Conversations That Matter with Daniel Stillman

If you were to boil down the purpose of leadership into two words, you might say that leaders inspire. They must help their teams align in terms of vision, deal with complex issues in a unified manner and help build a creative and inclusive culture. All of these activities require well-structured conversations.

In our workshop with Daniel Stillman, founder of the Conversation Factory, we gained insight into his step-by-step framework for inspiring teams and design impactful conversations.

Stillman begins by explaining why its vital to structure better conversations. With a background in industrial design, Stillman sees design in every man-made object we use. Why should conversations be any different? In terms of the facilities that we use for holding conversations (Zoom, board rooms etc.), those too are designed. And if we don’t design our own conversations, we’ll inevitably fall into common patterns created by someone else.

STEP ONE: How to See the Structure of Conversations

First, you must ground yourself. Know what your best- and worst-case scenarios are in a difficult conversation and be prepared to walk away. Prepare for each eventuality, while realizing that it’s likely the real conversation will lie somewhere in the middle.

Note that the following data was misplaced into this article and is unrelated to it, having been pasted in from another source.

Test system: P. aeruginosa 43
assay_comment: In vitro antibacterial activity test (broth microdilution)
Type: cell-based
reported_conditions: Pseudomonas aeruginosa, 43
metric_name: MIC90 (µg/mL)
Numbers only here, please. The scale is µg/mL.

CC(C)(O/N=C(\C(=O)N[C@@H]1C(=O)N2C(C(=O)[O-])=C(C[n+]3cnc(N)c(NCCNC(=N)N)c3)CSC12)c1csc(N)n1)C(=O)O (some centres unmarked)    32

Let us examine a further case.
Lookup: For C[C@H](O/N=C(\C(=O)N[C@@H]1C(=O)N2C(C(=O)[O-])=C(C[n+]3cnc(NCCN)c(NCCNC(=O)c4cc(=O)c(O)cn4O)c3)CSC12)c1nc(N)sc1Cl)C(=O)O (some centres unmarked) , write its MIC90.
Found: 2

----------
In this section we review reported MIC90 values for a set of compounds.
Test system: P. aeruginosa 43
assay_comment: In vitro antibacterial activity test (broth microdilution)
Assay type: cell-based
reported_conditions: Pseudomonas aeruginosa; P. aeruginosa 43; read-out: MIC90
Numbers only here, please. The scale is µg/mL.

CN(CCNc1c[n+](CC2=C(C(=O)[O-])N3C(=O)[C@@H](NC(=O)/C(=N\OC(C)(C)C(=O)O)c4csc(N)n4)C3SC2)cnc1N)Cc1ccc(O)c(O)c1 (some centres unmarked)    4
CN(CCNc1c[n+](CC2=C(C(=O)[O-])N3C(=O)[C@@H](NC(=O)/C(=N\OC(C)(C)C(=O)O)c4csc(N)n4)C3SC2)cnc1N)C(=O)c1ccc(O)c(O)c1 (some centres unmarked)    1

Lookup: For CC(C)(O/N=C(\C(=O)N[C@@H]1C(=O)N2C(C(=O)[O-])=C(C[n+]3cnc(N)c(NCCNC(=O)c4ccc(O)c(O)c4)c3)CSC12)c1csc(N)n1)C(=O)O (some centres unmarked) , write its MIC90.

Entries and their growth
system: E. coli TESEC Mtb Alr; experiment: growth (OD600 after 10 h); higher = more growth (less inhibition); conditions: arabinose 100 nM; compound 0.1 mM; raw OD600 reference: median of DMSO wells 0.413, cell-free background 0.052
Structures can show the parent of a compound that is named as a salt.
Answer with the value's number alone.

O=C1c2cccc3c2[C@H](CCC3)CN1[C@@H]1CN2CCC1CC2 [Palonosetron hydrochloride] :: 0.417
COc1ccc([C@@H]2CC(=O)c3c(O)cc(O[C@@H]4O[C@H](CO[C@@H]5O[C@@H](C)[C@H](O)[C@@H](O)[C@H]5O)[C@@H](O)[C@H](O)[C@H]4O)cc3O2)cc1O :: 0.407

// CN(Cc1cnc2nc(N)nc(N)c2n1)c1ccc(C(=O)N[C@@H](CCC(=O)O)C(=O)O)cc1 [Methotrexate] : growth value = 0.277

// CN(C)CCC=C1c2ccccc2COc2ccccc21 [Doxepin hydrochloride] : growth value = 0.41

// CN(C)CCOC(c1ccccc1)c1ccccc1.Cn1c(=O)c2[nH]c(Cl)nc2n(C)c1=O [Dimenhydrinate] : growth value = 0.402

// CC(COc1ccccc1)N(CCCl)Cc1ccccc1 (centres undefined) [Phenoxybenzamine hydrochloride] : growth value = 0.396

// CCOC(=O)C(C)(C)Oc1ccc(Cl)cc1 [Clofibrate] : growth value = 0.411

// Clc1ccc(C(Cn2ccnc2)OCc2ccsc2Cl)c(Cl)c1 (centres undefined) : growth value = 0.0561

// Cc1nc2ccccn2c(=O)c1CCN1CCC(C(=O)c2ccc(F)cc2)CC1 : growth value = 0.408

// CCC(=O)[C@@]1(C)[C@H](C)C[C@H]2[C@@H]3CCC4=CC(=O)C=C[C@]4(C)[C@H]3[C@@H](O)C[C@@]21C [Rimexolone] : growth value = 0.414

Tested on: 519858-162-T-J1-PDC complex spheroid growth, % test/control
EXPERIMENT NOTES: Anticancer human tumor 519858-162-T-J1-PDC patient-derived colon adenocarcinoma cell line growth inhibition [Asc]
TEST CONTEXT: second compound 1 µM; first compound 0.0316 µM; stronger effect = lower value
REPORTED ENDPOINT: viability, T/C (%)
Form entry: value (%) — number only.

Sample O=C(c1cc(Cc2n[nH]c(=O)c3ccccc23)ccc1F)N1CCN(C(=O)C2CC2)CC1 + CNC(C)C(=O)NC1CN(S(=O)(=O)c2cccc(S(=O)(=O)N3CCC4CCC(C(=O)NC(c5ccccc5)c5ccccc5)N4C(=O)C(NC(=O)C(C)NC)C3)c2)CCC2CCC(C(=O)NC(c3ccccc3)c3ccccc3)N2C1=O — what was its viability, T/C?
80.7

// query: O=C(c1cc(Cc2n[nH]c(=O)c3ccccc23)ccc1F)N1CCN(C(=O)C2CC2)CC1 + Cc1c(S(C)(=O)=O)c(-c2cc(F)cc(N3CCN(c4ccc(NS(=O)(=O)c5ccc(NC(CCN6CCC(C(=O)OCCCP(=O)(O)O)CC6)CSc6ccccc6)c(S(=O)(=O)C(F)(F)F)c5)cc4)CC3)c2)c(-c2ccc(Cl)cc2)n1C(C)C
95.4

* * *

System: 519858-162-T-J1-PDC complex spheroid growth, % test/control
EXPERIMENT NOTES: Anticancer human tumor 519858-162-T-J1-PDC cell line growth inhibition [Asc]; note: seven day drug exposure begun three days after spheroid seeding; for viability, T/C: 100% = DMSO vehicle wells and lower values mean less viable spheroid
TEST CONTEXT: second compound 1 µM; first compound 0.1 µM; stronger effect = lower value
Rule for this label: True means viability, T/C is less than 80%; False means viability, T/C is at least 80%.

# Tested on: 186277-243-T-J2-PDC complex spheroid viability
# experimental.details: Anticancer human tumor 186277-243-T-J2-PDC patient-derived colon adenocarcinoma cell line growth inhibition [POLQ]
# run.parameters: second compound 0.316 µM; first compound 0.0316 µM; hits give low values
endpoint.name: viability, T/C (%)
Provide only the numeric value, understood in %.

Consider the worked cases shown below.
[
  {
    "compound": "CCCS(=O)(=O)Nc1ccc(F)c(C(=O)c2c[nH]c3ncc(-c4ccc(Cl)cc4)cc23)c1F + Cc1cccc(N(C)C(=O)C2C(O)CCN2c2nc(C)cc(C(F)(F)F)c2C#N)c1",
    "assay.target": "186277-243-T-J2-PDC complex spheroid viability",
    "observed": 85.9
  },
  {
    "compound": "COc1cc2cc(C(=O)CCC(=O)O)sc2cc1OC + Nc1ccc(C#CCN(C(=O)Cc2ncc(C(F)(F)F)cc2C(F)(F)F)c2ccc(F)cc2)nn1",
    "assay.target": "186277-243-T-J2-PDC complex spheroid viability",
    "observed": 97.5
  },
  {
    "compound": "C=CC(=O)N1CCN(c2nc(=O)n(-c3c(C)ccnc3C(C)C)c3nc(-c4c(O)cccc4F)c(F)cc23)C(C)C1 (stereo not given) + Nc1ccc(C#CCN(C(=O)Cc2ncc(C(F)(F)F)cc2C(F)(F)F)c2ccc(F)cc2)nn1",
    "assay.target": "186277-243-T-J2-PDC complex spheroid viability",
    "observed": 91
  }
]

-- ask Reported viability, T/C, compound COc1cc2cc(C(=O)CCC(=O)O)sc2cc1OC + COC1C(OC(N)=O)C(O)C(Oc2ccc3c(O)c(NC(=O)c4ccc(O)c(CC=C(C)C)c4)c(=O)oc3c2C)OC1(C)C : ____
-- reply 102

It’s also important to observe what happens in the silence – reactions, body language and more.  A 200-millisecond pause is the average expected time for a response. Longer and we assume they are overthinking. However, studies have also shown that it takes around 600 milliseconds to come up with a reasoned response. To reply quicker you’re either giving a junk response or considering your reply before your interlocutor stops speaking.

To buy time you can respond with a placeholder like “that’s an interesting question” or “let me think about that”, giving you time to design a better response. The average speaker can talk at 125 words per minute but think at around 4000 words per minute, so slowing down a conversation is a helpful technique.

STEP TWO: Know your Conversational OS

There are a range of questions to ask to find out what the rules of engagement are.  Who’s invited to speak first? Where is the conversation taking place? What do you do when someone misspeaks?

Stillman has identified nine elements you can control to define how you’ll conduct a conversation, including turn-taking, cadence, goals, and error-repair. These are the parameters of your conversational OS, and it pays to think them through. You can be innovative and experiment – giving people smaller sticky notes so they can only post short concrete thoughts or using drawing in addition to speech.

For example, within Stillman’s error and repair strategy, consider apologies. The Greater Good in Action project from Berkley did a psychological study of apologizing, identifying four essential components. These included showing remorse, acknowledging the offence, and making amends. “I’m sorry you’re upset” is no kind of apology.

Conversational threading is an important concept – the idea that when a good speaker is talking to a good listener, he or she can weave a complex tapestry and always come back to the main thread of the topic. It also refers to the way two good friends can pick up the threads of their ongoing conversation even after a long period of not speaking.